Herald and Review from Decatur, Illinois on April 6, 1990 · Page 14
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Herald and Review from Decatur, Illinois · Page 14

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Friday, April 6, 1990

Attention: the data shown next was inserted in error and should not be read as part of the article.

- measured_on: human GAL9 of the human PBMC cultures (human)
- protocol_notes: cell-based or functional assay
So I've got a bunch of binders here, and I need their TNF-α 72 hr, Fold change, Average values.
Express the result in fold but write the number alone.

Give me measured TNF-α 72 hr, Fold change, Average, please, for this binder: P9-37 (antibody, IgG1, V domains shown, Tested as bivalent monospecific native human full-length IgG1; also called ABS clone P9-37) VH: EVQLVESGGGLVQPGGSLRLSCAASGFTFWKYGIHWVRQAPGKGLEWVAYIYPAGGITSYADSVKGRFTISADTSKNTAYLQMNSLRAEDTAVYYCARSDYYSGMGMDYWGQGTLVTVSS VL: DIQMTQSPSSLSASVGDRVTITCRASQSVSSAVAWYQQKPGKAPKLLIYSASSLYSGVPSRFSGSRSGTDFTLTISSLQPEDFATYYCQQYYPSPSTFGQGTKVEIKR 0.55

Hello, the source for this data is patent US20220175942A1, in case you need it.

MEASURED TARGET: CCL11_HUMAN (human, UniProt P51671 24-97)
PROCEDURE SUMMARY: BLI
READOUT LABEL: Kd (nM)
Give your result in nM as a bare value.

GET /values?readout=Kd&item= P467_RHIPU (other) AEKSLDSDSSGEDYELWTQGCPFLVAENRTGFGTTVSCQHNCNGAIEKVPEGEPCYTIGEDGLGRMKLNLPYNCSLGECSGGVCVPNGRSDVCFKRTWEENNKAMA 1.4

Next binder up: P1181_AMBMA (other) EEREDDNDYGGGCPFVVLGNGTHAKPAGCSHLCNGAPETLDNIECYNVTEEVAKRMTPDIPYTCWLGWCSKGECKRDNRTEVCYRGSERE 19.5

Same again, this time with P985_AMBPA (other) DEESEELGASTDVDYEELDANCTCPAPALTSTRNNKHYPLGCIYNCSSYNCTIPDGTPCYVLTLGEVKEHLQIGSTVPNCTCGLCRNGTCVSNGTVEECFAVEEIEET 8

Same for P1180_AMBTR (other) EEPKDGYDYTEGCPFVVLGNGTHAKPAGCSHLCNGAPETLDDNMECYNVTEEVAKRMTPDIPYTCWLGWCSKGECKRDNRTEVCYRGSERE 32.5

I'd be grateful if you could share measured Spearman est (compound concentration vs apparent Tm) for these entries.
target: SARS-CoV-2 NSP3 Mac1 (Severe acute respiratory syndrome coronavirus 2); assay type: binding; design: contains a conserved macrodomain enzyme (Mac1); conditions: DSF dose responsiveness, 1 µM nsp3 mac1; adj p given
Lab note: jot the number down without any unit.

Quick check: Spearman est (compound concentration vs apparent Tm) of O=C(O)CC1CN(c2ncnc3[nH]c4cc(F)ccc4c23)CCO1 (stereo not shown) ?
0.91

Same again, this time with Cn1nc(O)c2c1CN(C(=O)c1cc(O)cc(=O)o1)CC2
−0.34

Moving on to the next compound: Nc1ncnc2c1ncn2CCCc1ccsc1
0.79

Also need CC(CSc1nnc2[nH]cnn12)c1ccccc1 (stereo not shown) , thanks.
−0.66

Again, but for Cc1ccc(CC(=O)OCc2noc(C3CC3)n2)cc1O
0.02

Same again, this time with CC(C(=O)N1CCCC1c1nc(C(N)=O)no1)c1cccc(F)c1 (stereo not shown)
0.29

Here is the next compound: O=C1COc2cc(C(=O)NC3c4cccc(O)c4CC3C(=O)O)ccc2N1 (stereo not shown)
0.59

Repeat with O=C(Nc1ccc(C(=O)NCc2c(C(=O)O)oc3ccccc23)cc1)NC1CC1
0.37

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I B2 SPORTS Decatur, Illinois Friday, April 6. 1990 BASEBALL rickson Cards' woy odlei k IboyrocDog Ibac AP Laser Photo SPRAY DAY: Comiskey Park employee John Batiste washes field-level Z3DU lhiinniB paces Cards back home as coach By TIM CAIN H&R Staff Writer SPRINGFIELD - Roger Erickson is back home sooner than he expected. The Springfield Lanphier graduate is acting as pitching coach this year for the Springfield Cardinals, the St. Louis Cardinals' Class A affiliate in the Midwest League. "I finally just decided to settle down and get into one place," Erickson said Wednesday night at the 13th annual Springfield Cardinals Welcome Dinner. "The last two or three years, I've been bouncing around quite a bit." Erickson, 33, isn't that far removed from the playing field. He's still close to his playing weight of 190, and he looks as though he'd be more at home in the field than on the bench. And not without reason. Last year he pitched for Louisville, St. Louis' Class AAA franchise. There, he was 1-2 in 27 games with a 3.59 ERA. "I'd had an accident last year where I almost cut off my little finger," Erickson said. "I had 10 stitches in it. It didn't hurt me that much, but it just never seemed to come around." Erickson pitched with the Minnesota Twins and New York Yankees in the majors, but never approached the numbers of his rookie season. In 1978 with the Twins, Erickson was 14-13 with a 3.96 ERA. He finished his major league career with a record of 35-53. The coaching role is new, and not neccesarily easy. "Yeah, it's hard, especially when you've still got it," he said. "I had an offer from Ted (Simmons, St. Louis' director of player development) to come back and try to make the team this year. "But I thought I'd try this to see how it goes." One of Erickson's roles, at least if the Welcome Dinner was any indication, is to serve as the victim of Manager Keith Champion's barbs. Champion focused on the length of Erickson's hair Wednesday, saying, "He pitched with the Twins and Yankees, and played with (rock group) Def Leppard." Despite the jibes, Erickson seems settled and happy with his decision. "The Cardinals were reorganizing their farm system, and Ted told me he wanted someone with strong credentials as a pitching coach here. "It is different. We'll wait and see how the regular season goes. Spring training is never really any real indicator anyway." seats along the left field line. hit a three-run homer and Ron Kittle followed with another shot off Toronto starter Todd Stottlemyre in the fifth for Chicago. Lance Johnson had an RBI single off Jim Acker in the sixth, driving Ron Karkovice home with the winning run. Karkovice reached base on an error by shortstop Tony Fernandez and stole second. Toronto had 13 hits, nine of them off starter Eric King. Wilson, Bell and Olerud had three hits apiece. ST. PETERSBURG, Fla. (AP) Elbow surgery survivors are being quarantined in spring training by the St. Louis Cardinals, or so it seems. There they are in the clubhouse locker stalls, the names lined up like ducks in a shooting gallery. Tudor, Cox, Mathews, Horton. That's not counting Todd Worrell, who had surgery in December. "Magrane is next in line by the looks of it," left-hander John Tudor said with a wry smile, eying the nearby locker of the healthy 18-game winner. "Hopefully he'll be able to duck it." Duck what? Why Tommy John surgery, of course. In olden days; elbow problems meant the end for a pitcher. Then in 1975, John went under the knife of Los Angeles Dodgers team physician Dr. Frank Jobe, who repaired ligament damage and transposed the ulnar nerve. Presto, good as new. John lasted 13 more seasons, winning 20 games three times, pitching to the ripe age of 45. Still, the number of injuries to Cardinals pitchers, while a boon to Jobe's business, is puzzling. "I don't know how I did mine and I don't imagine most of the others do either," said Tudor, who was limited to 14 1-3 innings last season with the Los Angeles Dodgers. "It was my time to go and it took its time." Danny Cox and Greg Mathews each missed last season. Mathews has been a surprise in camp and probably will make the team as a starter. But Cox, who needed a cortisone shot last week, is on the 21-day disabled list. Horton is not such a serious case as the others. He had arthroscopic surgery in the offseason to remove bone chips. The rest went under the knife, A7vS' Sale WEM IFflTOlL W C ' ifl TnwOM ""J 0akTaVdAe. V . $S xs 1 ' f VILLAGE rUUA Grand And Nor ' C I A I A3 I WSk 3146N.Walf 341 W. Isl Oakland & 22nd LV. 8773447 423623 428'0632 428-7131 and Worrell will have to have surgery again in early April to remove scar tissue that is damaging nerves in his hand; Manager Whitey Herzog has no idea why his pitching staff has had such a rash of injuries. Certainly, team physician Dr. Stan London has no answers to explain the epidemic. In fact, he's surprised there aren't more blown elbows in baseball. Just watch a pitcher in slow-motion. "The elbow opens every time they throw," London said. 'It 4 stretches it on the inside and compresses it on the outside and grinds it in the middle. When -you do that thousands and thousands of times every year, you're asking for trouble." Tudor is the best bet to come back as good as new. He won 21 games for the Cardinals' National League championship team in 1985 and was back in that long-lost form in his first two spring outings. ; He retired six batters a seventh reached on an error in an intrasquad game. Then, in a more important test, he worked three perfect innings against the Philadelphia Phillies, dispatching them on only 24 pitches. But Tudor has had too many problems in the past few seasons bum shoulder, elbow and knee to be carried away by spring training success. "I need a lot of fine-tuning, as does everyone here," Tudor said. "Mine's just a little more public than anybody else's." Cox's return is a little more iffy. His meal ticket is, the slider, and the way his injury developed was atypical. "He had a spur that the ligament had grown around and the spur just wore out the ligament, basically," said Tudor. Prices Good Thru 4790 Dekuyper Flavored Schnapps 2 NEW FLAVORS Key Largo & Hot Damn 4" OFF MARKED ys III tmmmm 1 11 wfocvT 1 1 1 M Miller I ite A I I FT! lit I I I E li Millpr Ilraft I I Atlanta fgIgssgs slucjjcjeir Ewams HTm24 can case . BRSTl Bacardi I J fm is8 -lPiBr?;ers h-s r . ' 4 pk. f k l-m Late outburst pushes Indians by Cubs, 8-7 LAKELAND, Fla. (AP) Todd Zeile's two-run homer anchored a five-run first inning Thursday and the St. Louis Cardinals beat the Detroit Tigers 8-4 for their third win of the spring. Bryn Smith (1-1) allowed four runs on seven hits in four innings for the win. The Cardinals batted around, scoring five runs off Kevin Ritz (0-1) in the first inning. Terry Pendleton drove in one run with a bases-loaded grounder, Denny Walling doubled two more home and Zeiler hit his second homer with Walling on board. Lloyd Moseby hit his first homer with Cecil Fielder on board in the second for Detroit (5-6-2). Moseby and Larry Sheets had RBI-singles in the Detroit third as the Tigers closed the gap to 5-4. St. Louis (3-7-1) got an unearned run off Ritz in the fourth and two more unearned runs off Dan Petry in the seventh. Indians 8 Cubs 7 TUCSON, Ariz. Joel Skinner's double scored Carlos Baerga Baseball notebook POSTEMA: Umpire files suit. she's been denied a chance in the majors is because she is a woman. Postema, who has umpired major league exhibition games, said in a statement, "I am devastated that I was not selected to umpire in the major leagues and I firmly believe that the only real reason that I was not chosen is because I am a woman. "I am filing this charge because I believe it is time for the major leagues to permit women to be umpires." Postema said she was given her first written evaluation after last season, with the overall rating above average. Postema said her rating apparently was negatively affected by the number of players (14) she had ejected from games last season. D DOUBLE DEION - Deion Sanders' hopes for a two-sport .im,iuhiiwi.i!IWMWHIU "" HIS 'lijfUK Exhibition baseball with the winning run in the bottom of the ninth for Cleveland. Trailing 7-6 entering the bottom of the ninth, the Indians tied it when Candy Maldonado, who had three of Cleveland's 15 hits, led off with a single and went to second on a sacrifice bunt by Chris James. Baerga singled home Maldonado to make it 7-7. Baerga then scored when Skinner slammed a double off the left field wall off loser Jose Nunez. Steve Olin, who pitched the ninth inning for Cleveland, got the win. Chicago used a five-run third inning to take a 6-2 lead. The big blow of the inning was a bases-loaded triple by Marvell Wynne. The other run in the inning came on an RBI single by Mark Grace. . Dwight Smith led off the seventh inning with a home run to give the Cubs a 7-5 lead. But Baerga's RBI single in the bottom' of the seventh made it 7-6. The win boosted Cleveland's record to 8-4 while the Cubs fell to 5-8. White Sox 5 Blue Jays 4 DUNEDIN, Fla. Dan Pasqua career took a step forward when Manager Bucky Dent announced the rookie outfielder has earned a spot on the New York Yankees. "He's going with us," Dent announced after a 2-1 victory over the New York Mets. Sanders, 22, doubles as an Atlanta Falcons cornerback in the fall and left the Yankees last August after coming to terms with the NFL club. He's hitting .364 this spring, but impressed his baseball employers mostly with raw speed. Sanders came to camp as a non-roster player, signing a one-year contract in March for $200,000. He has the option to leave the Yankees for the Falcons at the end of July. B QUIZ HAPPY - Dan Quisenberry, once baseball's relief king, now is happy just to be a pawn with the San Francisco Giants. Quisenberry, 37, released in July 1988 after 10 seasons with the Kansas City Royals, also was dropped in November by the St. Louis Cardinals after refusing a demotion to the minor leagues. San Francisco signed him as a free agent Jan. 26. "I'm not looking for any new leases on life," the.quick-witted Quisenberry said. "I like the old rental agreement. I'm getting a chance to pitch every other day so far in spring training." For now, Craig plans to use Quisenberry as a middle reliever. The Giants are required to pay only the $100,000 minimum of Quisenberry's $1.1 million salary in 1990, with the Royals picking up the rest. The submarine-style righthander is fifth on the all-time saves list with 244, including six in seven opportunities last year with the Cardinals. With St. Louis in 1988, Quisenberry was 2-0 with no saves and a 6.16 ERA. He was 3-1 with a 2.64 ERA last year before becoming a free agent. : Natural Light .feMP R jgffg.: nsn 24 Can Case I I I II X . ft wh,,e z3" f3 , tft "111 ' I I I L i .jU. I cnemn Blanc Savignon Blanc I H (59 Zfejim seam l-Jj? "S89 I -Mag. , , ! P Bourbon i . , , - - I Corona 750 ML a Canadian - . ffl Beer -PbSI FgfR Ms Mist m 6pk.NR ; 5)113) SSS 750 ML '"IH ' '59 " 'II 89 : ' Veteran slugger Darrell Evans says he fears his major league career has come to an end now that he has been released by the Atlanta Braves. Atlanta manager Russ Nixon met with Evans Wednesday to tell him the club had decided to retain utility infielder Alexis Infante, who was acquired Nov. 20 from the Toronto Blue Jays, instead of the 21-year veteran. Evans, 42, said he called several teams after the 10-minute meeting to see if there were any prospects for the 1990 season. But he said there does not appear to be any interest. "You get to the point where you have to face reality," Evans said. "It's happened to a lot of my friends and it's not easy. I guess when it slaps you in the fact you don't know how to feel. I don't know what to expect because I've never been in this situation before. "Obviously, this could be the end of my career." Evans, a first baseman, was the major leagues' active home run leader with 414. In a part-time role with the Braves last year, he hit .207 with 11 homers and 39 runs batted in. In trimming their roster to 27 players, the Braves also released non-roster outfielder Rick Leach. B POSTEMA FILES CLAIM - Pam Postema, whose bid to become the first woman umpire in the major leagues ended when she was let go as a minor-league umpire last winter, filed a federal sex discrimination claim Thursday against the American and National Leagues. Postema, 36, had been an umpire in the minor leagues since 1977. She claims that as a result of being passed over for the third consecutive year for a major league assignment, she was fired as a minor-league umpire after last season. She alleges that the only reason irarasv us AMI IN: Pines, Brettwood, Southtowne & Oakland Selected Items. Quan. Limited to Stock On Hand i EXAMPLE: HUDIP0HL BEER Case Cans $426 nn 00 PRICES - 1) TO Reg. 6.76 Case Ret. Btls. $399 Reg. 5.69 1 .20 Deposit on BTLS. r - r - rr - r